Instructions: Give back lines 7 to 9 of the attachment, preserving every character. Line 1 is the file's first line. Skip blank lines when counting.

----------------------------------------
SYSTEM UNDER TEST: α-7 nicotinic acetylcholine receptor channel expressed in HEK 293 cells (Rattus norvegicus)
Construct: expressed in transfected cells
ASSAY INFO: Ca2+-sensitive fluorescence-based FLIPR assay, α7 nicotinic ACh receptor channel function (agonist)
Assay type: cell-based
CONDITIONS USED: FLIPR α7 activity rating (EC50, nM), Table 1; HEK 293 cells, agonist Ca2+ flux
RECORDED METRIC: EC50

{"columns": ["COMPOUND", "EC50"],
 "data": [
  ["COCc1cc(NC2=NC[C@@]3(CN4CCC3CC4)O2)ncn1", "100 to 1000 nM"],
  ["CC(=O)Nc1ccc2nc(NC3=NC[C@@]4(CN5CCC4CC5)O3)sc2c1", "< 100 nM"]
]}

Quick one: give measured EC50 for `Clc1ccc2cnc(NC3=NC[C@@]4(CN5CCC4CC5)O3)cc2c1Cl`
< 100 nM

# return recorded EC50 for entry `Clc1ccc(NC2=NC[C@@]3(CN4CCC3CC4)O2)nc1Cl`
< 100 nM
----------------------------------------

{"columns": ["COMPOUND", "EC50"],
 "data": [
  ["COCc1cc(NC2=NC[C@@]3(CN4CCC3CC4)O2)ncn1", "100 to 1000 nM"],